For all I can tell you major argument is "Phillip Helbig thinks it's a big problem, therefore it's a problem." Excuse me for not finding this convincing.

    No. Forget me. Most cosmologists think that it is a real problem. Perhaps not well defined, but nevertheless real. (Again, they disagree with you.) Feel free to dismiss most cosmologists. :-|

    Of course, most people, even most cosmologists, can be wrong. (Don't anyone quote Landau!) I and a few other people have written papers pointing out that the flatness problem is not a problem, so we don't necessarily believe things just because others do. But we showed that it is not a problem, which is different from saying that it is not well defined. Someone should do something similar for the horizon problem; that would be interesting.

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  91. "Most cosmologists think that it is a real problem. Perhaps not well defined, but nevertheless real. (Again, they disagree with you.) Feel free to dismiss most cosmologists. :-|"

    Been there, done that...

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  92. Phillip,

    I think you are putting too much emphasis on the non causal connection between different regions in the universe. A causal connection is just a necessary condition. To achieve the near perfect uniformity of the CMB's temperature and its near perfect BB spectrum, the universe must have existed for a very long time prior to the big-bang. Of course, one can argue (with Sabine) that the BB spectrum could have been created by a process other than thermalization, depending on the (yet unknown) physics in the early universe. Yet, the BB spectrum is not a ubiquitous distribution like the normal, Poison etc.. It appears in nature in one circumstance only: After a long thermalization process. Extrapolating the universe backwards in time is therefore the rational way to proceed (Inflation, in this regard, is probably the worst way to do so).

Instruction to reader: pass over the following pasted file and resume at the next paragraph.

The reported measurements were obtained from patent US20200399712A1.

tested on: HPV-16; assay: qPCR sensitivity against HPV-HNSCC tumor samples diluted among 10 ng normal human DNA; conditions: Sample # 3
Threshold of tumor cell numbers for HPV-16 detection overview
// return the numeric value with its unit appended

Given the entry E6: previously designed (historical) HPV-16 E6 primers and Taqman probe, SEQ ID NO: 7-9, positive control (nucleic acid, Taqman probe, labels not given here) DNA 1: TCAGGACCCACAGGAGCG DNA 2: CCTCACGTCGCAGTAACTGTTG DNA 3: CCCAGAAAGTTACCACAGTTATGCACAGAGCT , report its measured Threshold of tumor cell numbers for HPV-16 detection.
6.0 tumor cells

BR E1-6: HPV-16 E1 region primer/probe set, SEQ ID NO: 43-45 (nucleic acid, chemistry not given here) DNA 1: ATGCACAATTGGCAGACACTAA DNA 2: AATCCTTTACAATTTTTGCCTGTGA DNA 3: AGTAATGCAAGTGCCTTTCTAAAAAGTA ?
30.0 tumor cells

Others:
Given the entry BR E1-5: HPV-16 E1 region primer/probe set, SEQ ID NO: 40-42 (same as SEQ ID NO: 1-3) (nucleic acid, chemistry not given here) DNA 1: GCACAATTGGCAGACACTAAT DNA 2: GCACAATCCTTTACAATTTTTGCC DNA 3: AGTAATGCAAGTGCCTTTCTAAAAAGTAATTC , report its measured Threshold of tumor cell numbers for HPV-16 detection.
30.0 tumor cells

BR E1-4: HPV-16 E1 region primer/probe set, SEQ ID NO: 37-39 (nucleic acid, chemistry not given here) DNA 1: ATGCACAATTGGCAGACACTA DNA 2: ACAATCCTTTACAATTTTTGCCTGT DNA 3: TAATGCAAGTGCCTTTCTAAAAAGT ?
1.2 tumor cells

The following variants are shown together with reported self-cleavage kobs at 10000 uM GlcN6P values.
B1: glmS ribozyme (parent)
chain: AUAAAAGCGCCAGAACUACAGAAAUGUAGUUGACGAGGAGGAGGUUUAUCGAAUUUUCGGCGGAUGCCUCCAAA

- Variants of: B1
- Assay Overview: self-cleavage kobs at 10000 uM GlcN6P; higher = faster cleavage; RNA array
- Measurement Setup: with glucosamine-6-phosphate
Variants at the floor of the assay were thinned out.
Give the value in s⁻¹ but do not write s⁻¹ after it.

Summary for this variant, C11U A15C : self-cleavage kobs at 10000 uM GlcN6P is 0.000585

As for your earlier comment regarding the flatness problem not being solved by anthropic arguments - I confess that I didn't delve into the details (because I'm not fond of anthropic arguments and because my proposal solves also the flatness problem). Do you disagree with the statement that, had the current ratio between the critical density and the observed density not been nearly 1, then life as we know it could not have been formed? (...since this ratio in the early universe would have been gigantic).

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  93. Sabine wrote:

    "As has been noted many times before, many worlds doesn't so much solve the measurement problem as obfuscate it. The price you have to pay is that you end up with an interpretation of probability that is so murky as to be meaningless."